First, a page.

Improving regional model predicted ozone distributions over California by using “satellite observation-constrained” boundary conditions from a global model

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Wednesday, 5 February 2014: 10:45 AM
Room C113 (The Georgia World Congress Center )
Min Huang, JPL, Pasadena, CA; and K. Bowman, G. Carmichael, M. Lee, and D. K. Henze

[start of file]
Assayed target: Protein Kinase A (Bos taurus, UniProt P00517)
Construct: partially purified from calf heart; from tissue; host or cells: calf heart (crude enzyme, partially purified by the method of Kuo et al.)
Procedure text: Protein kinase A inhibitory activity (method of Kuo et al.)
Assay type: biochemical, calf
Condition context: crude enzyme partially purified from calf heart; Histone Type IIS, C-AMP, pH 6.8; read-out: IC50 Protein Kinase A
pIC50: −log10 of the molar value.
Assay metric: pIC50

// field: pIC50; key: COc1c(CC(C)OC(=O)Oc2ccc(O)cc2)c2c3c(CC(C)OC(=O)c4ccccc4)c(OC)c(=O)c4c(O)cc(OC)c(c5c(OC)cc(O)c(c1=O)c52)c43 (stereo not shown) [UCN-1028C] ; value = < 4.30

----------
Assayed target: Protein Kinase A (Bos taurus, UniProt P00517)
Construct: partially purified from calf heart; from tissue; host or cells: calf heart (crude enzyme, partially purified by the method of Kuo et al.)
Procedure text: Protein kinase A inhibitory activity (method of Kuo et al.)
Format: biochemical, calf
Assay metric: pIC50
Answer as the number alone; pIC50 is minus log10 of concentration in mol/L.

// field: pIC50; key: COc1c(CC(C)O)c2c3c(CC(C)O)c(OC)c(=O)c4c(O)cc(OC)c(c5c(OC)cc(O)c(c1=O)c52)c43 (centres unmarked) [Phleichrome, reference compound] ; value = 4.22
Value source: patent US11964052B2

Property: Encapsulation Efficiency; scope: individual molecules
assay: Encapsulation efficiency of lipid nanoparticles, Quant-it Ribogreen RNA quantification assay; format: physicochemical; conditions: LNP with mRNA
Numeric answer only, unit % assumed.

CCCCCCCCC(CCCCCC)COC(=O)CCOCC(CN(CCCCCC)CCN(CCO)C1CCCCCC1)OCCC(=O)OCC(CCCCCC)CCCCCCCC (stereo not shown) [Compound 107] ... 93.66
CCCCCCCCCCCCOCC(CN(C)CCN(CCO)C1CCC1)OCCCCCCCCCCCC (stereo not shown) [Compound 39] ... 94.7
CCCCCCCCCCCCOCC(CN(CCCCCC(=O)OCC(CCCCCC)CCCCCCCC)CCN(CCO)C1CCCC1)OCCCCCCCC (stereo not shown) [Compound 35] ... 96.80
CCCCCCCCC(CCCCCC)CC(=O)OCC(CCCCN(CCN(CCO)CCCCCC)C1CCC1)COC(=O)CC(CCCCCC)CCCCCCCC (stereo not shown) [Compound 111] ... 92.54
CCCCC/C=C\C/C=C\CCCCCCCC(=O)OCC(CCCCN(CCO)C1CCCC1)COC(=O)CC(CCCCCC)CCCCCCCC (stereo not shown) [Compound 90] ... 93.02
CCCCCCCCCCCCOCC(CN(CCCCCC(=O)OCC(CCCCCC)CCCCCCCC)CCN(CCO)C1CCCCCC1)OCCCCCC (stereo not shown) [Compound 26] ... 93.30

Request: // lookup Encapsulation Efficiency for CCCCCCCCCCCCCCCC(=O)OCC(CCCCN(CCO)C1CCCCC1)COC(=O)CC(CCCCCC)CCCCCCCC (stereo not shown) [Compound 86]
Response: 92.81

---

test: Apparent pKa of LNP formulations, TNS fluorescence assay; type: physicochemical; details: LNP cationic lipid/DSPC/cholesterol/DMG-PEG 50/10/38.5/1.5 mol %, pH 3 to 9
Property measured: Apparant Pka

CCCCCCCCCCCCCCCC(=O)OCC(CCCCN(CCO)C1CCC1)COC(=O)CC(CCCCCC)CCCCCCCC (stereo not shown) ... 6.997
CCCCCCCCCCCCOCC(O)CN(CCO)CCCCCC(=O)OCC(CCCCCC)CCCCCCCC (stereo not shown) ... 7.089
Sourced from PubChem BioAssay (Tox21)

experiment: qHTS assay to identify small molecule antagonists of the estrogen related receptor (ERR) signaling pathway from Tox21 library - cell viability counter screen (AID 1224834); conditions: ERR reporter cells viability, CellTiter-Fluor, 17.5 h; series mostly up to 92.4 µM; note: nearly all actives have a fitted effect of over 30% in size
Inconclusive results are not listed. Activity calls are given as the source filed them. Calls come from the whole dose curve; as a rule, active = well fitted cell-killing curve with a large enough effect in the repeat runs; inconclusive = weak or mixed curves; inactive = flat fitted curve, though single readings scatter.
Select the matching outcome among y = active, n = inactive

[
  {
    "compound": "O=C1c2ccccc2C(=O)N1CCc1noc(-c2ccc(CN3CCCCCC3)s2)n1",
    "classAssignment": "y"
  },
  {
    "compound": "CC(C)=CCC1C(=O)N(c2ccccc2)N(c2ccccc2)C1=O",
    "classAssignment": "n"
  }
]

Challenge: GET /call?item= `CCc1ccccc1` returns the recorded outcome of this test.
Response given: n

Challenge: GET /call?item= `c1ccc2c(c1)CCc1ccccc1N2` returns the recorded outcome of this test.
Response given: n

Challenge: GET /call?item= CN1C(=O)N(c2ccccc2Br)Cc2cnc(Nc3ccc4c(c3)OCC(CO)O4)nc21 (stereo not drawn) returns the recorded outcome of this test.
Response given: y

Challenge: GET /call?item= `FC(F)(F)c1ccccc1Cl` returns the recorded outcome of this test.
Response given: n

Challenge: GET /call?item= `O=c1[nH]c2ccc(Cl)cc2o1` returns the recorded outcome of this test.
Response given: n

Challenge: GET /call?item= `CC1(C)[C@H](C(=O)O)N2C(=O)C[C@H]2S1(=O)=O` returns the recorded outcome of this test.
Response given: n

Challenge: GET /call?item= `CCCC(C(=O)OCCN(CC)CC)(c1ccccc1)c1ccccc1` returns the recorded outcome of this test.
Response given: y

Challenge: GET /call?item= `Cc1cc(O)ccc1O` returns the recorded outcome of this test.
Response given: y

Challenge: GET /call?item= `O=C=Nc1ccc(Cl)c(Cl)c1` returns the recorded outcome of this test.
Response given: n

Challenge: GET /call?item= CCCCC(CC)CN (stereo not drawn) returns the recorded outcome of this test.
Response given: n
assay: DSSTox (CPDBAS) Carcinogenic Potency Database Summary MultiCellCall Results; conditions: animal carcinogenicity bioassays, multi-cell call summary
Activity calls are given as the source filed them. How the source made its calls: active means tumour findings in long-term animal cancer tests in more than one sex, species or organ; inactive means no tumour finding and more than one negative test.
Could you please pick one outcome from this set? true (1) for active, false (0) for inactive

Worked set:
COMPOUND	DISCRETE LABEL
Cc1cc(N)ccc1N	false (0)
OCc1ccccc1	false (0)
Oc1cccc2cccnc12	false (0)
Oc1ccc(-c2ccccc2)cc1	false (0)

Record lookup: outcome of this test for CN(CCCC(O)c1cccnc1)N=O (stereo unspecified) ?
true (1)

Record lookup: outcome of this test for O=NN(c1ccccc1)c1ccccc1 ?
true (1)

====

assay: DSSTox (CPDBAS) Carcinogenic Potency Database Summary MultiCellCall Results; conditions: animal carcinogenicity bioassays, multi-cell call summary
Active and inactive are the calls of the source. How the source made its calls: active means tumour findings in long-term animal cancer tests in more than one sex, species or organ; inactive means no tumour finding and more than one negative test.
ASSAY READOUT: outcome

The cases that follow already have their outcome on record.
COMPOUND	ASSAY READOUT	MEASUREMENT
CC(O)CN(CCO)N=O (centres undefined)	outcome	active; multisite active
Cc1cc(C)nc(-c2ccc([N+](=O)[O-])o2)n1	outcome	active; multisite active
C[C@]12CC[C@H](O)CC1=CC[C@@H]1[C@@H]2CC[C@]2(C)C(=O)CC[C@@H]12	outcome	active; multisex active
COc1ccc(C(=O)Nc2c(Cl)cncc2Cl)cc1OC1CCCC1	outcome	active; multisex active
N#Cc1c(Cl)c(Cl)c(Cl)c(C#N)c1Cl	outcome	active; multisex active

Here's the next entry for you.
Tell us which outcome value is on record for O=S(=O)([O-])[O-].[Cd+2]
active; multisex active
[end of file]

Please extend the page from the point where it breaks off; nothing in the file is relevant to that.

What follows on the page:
Accurately simulating the near-surface ozone is critical for identifying “non-attainment” areas and for helping develop effective control strategies. Previous studies have shown that near-surface ozone in the western US simulated by regional models can be sensitive to the boundary conditions used. Therefore, improving the quality of boundary conditions may help reduce the uncertainties in the regional model simulated ozone fields. In this study, we simulate California air quality during the NASA ARCTAS field campaign period in Spring and Summer 2008 using a coupled chemical transport modeling system. This modeling system is composed of a global model (GEOS-Chem) on a 2°×2.5° horizontal resolution grid and a regional model (STEM) on a 12 km horizontal resolution grid over California. The STEM simulations used time-varying top and lateral boundary conditions for various gases and aerosol species downscaled from the GEOS-Chem simulations. The GEOS-Chem simulation with no “observational constraints” overall underestimated ozone in the free troposphere in the eastern Pacific and the western US, consistent with previous findings. The three-dimensional variational (3D-Var) approach (provided by GEOS-Chem-M2O2 system, a research task under NASA's ACCESS program whose objective is to provide a mission-generic 3D-Var assimilation capability for the GEOS-Chem adjoint community) was applied to assimilate global ozone observations by the Tropospheric Emission Spectrometer (TES) instrument on board of the Aura satellite. The comparison with available aircraft measurements and ozonesondes during this period showed that the assimilation generally resulted in strongest improvement on the simulated ozone in the free troposphere, where TES has higher sensitivity. We further evaluate the STEM-simulated ozone using the two sets of boundary conditions (with and without assimilation) from GEOS-Chem. Finally, we discuss the helpfulness of using assimilated chemical fields as boundary conditions for determining ozone exceedances in California.